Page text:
A FESTIVAL aims to promote sustainable tourism in the unspoilt beauty of the South Pennines.

The South Pennines Walk and Ride Festival runs between September 10 and 25.

And it includes 130 guided walks, cycle tours, mountain bike rides and horse riding events.

Special guided walks will mark the launch of the festival in Marsden.

Hosted by Marsden Walkers Are Welcome, they will include a walk with Roman soldiers, a storytelling walk for all the family and a National Trust-led walk on Marsden Moor.

Festival co-ordinator John Manning said: “Marsden’s Walkers Are Welcome group will be hosting some fantastic events to get the festival off to a terrific start.

“Members have been working hard to improve paths in the Colne Valley and this is a great way to celebrate their success.

“Roman soldiers will lead a walk on to Marsden Moor in full uniform and give demonstrations of road surveying and signalling.

“The National Trust will also be exploring their moorland estate, and for the family there will be storytelling along the canal towpath, to tie-in with the 200th anniversary of Standedge Tunnel.

“The launch events spill over into the Sunday as well, with a Ramblers-led cream tea walk and a walk over to Diggle with Bilbo Baggins the canal boat horse.”

The festival area encompasses rural communities such as Marsden and Holmfirth, Todmorden and Hebden Bridge, Ilkley and Haworth.

It also features Lancashire spots in Burnley and Bacup, Whitworth and Ramsbottom, Rawtenstall and Haslingden.

Along the routes the festival programme include cafes, pubs and breweries with locally sourced food and drink.

Featured establishments include Compo’s Cafe in Holmfirth, Calderdale’s Little Valley Brewery, Holmfirth’s award-winning Handmade Bakery, a Littleborough small-holding and a CAMRA-recommended Greenfield pub.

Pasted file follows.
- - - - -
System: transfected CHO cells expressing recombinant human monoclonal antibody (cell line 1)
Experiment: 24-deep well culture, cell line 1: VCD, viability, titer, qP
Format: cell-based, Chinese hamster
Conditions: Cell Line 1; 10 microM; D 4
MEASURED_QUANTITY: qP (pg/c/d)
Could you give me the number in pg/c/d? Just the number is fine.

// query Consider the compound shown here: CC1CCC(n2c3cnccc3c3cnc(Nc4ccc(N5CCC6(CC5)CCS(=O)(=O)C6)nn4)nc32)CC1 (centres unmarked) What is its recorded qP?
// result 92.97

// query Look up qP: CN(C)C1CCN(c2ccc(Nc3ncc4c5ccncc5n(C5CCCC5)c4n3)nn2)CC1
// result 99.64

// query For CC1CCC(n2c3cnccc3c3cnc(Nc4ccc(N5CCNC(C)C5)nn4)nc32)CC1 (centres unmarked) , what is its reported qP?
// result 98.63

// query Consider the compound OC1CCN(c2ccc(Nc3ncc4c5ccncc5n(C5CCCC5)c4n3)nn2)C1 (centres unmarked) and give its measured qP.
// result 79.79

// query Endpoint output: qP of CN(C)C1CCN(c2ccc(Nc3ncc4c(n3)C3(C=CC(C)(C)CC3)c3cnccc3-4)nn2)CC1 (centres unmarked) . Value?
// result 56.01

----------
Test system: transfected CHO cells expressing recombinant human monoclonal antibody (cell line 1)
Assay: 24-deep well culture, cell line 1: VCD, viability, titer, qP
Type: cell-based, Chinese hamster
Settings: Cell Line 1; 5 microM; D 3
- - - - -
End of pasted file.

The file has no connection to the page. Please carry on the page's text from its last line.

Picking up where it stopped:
Mr Manning said: “The South Pennines offers some of the finest walking, cycling and riding opportunities in England but it’s a relatively undiscovered area for people who live further afield.

“In some ways, the fact that we’re sandwiched between two busy national parks has worked to our advantage – the South Pennines remains a peaceful quiet area for uninterrupted outdoor recreation.

“Yet the landscape – upland gritstone and heather moor, cut by tranquil wooded valleys straddling the Yorkshire-Lancashire border – is quite exhilarating.

“The hills are always close at hand, and this is the perfect location for a family adventure holiday or adrenalin-filled weekend with friends.

“Hopefully the festival can communicate that fact to people from further afield, as well as encourage locals to make the most of what they have on their own doorstep.”

The printed programme, highlighting more than 90 festival-specific events, will be available in mid-July. Full details of those and a further 40 events can be found on the website now.

The annual festival is put together by Pennine Prospects, the area’s rural redevelopment company. Its aims are boosting the local economy, promoting sustainable tourism and use of public transport, and encouraging people to take outdoor exercise for improved health and well-being.

Visit www.walkandridefestival.co.uk for more information.